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Game looms large for HHS


Hays High School junior guard Lane Clark knows how playing at home benefits his squad more than most.

Clark cited Hays High's 54-53 overtime win against Newton in the semifinals of the Hays City Shoot-Out as an example.

The Indians trailed Newton 23-21 at halftime, 36-30 after three quarters and by 10 in the fourth quarter, but invigorated by the crowd, Clark said his squad was able to put together a late flurry -- 14 points in the final three minutes. Then on an inbounds play with 1.88 seconds to go, Clark received a pass, attempted a 3-pointer from far beyond NBA range and drained it to send the game to overtime and the eventual win.

"They were loud the entire time," Clark said. "I felt like that helped us through the overtime. ...They supported us all the way through, even when we were down."

"Our crowd always helps us," Clark added. "We like playing on our home court. ... It's our home. We are going to fight a little bit harder for it."

That's why Tuesday's game against Salina Central (9-5) could be important. The tip off will follow the girls' game, which starts at 6 p.m. at the HHS gym.

KSHSAA implemented a rule change where the higher seeds in Class 5A and 6A sub-state tournaments automatically get home games throughout the tournament.

Hays High (10-4) is the front runner for the top seed in its Class 5A sub-state tournament, and Salina Central is second in the sub-state standings.

"We've learned you have to play good wherever you play, so our goal is to try to play good basketball, but I'm not going to lie to you," said Hays High head coach Rick Keltner. "It would be nice to be at home."

Though Tuesday's game pits the top-two sub-state teams against one another, it doesn't necessarily affect home-court advantage at sub-state in late February.

For one, the eight-team sub-state tournaments in 5A and 6A are broken into two smaller four-team sub-state tournaments. So if Hays High and Salina Central remain as the top two teams in the sub-state, they would each get home-court advantage in their respective subsections of the sub-state tournament.

Also, Hays High and Salina Central have sizable leads on the rest of the sub-state field. None of the other teams are even above .500.

Maize South has the third-best record in the sub-state with a 6-8 record. The rest of the teams are between 5-9 and 4-11.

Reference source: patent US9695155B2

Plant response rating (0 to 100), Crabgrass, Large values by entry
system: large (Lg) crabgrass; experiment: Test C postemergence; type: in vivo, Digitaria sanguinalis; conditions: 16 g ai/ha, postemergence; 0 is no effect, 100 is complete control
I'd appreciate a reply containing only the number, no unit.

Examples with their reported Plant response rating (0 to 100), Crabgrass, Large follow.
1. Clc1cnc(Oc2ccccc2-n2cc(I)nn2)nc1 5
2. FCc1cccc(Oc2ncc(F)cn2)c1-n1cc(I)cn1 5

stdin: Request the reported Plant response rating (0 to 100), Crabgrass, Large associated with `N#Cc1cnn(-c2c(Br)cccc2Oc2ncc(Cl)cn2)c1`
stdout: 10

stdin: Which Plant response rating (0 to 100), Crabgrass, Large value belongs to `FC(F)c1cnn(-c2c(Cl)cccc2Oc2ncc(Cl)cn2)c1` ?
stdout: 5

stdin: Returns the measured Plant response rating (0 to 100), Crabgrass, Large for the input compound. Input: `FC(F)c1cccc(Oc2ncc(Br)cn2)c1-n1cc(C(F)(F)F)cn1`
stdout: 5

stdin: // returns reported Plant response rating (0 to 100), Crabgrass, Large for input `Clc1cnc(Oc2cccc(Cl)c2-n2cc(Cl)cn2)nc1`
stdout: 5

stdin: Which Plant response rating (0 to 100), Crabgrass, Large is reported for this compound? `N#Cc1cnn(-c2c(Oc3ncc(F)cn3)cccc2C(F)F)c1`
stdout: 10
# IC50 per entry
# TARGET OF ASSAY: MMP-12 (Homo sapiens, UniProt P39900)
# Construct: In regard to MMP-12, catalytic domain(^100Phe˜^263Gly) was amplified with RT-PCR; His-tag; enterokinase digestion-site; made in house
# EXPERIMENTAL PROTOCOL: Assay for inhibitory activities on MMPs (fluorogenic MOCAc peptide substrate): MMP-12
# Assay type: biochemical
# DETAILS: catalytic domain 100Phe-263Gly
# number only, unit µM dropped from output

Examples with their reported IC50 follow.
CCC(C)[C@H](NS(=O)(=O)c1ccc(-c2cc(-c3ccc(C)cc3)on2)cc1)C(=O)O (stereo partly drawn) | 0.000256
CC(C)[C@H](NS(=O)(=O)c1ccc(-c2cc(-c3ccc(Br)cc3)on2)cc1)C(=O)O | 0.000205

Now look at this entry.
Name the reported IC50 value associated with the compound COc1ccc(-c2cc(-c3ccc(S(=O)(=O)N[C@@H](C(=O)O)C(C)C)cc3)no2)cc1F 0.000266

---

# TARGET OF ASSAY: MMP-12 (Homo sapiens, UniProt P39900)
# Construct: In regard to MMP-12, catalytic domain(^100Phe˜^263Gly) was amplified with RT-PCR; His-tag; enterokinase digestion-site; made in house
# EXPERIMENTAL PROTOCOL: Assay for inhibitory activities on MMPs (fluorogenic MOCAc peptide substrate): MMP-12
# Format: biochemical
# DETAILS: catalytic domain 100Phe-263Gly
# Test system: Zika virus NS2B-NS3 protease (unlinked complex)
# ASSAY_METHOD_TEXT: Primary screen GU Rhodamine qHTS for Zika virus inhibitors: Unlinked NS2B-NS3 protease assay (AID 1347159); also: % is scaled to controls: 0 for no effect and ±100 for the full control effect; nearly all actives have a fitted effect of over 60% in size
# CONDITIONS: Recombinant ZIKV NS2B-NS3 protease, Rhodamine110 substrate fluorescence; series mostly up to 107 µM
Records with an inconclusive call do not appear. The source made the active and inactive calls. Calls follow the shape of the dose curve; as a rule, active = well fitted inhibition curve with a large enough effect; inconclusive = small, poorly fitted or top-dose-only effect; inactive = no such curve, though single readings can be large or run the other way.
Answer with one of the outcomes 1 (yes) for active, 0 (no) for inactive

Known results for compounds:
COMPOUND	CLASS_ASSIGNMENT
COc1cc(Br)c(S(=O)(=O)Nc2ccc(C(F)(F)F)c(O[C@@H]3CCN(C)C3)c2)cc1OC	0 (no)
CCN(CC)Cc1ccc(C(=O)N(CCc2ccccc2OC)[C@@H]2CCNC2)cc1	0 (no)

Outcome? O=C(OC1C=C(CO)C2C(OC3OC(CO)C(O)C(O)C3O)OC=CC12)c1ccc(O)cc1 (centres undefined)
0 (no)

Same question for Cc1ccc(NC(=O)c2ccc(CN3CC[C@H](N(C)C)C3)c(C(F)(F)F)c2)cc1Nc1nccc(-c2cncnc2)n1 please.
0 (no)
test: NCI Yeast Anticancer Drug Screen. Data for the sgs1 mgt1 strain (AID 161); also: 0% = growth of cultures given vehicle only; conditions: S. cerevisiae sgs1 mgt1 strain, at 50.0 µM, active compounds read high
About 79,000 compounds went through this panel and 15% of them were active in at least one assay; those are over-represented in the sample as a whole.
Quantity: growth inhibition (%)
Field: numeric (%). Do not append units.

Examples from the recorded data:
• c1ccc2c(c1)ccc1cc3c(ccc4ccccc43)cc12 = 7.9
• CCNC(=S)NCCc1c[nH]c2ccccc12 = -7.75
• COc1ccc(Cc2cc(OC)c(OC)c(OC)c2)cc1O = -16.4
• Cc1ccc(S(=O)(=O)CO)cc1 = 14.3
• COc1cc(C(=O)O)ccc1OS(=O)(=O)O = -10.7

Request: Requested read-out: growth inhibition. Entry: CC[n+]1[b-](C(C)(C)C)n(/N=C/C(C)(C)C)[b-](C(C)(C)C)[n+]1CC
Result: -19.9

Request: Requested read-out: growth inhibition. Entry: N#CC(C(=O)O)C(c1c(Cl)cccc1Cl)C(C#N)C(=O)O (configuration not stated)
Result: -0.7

As far as 5A boys' sub-states go, Hays High's and Salina Central's sub-state has the weakest field, at least when looking at the KBCA state rankings.

The sub-state has no ranked teams, and only Hays High has been ranked this season, which lasted a week at No. 9.

"It's definitely a sub-state that you look at and think we can take our team to the state tournament if we take care of business," said Salina Central head coach Doug Finch.

Keltner said Central has a balanced squad.

Six-foot, five-inch forward Justin Bengston (7.1 points and 5.9 rebounds per game) leads the Mustangs' front court, and Mark Vaughn (9.4 points and 5.9 rebounds per game) is a strong overall player, who led his squad in scoring and rebounding Friday at the Central High gym against Newton with 12 apiece.

Central guard Max Kuhn (8.1 points per game) is a capable shooter, shooting 38.2 percent from beyond the arc. Kuhn's also capable of big shots, making a 3-pointer with 12 seconds remaining to lift his squad past Newton 43-42.

"They've got some good players," Keltner said. "I think it is one of those games where both teams have strengths and some areas that they have to work on. We just have to try to do what we do well."

Hays High just got out of three-game losing rut with a win Tuesday at Salina South. The Indians played well in the contest, but missed many close shots.

"Our last game against South, we missed nine layups," Keltner said. "I think that's encouraging. We've got a chance to be pretty good, because I think we will start making those. The kids are doing some good things."

Hays High 6-foot-6 sophomore center Brady Werth is the Indians' top player. He leads the team with 16.4 points, 7.7 rebounds and 3.7 blocks per game.

Junior point guard Jordan Windholz provides a lift to the squad off the bench with 7.6 points per game.

Finch said he believes the Mustangs' tough schedule should prepare them for Werth, but they'll have to be aware of him.

"In our league, we are used to going up against 6-5, 6-6, 6-7 kids all the time," Finch said. "Brady is very good sophomore post player, and you have to pay attention to him. ... He poses a real threat to any defense that sees him."

Keltner said he expects a difficult contest.

"It's a non-league game, but it's a game against a good team," Keltner said. "... I know they've got a good team. They've got a great coach. So I know we will have to be ready to play, and we look forward to playing them."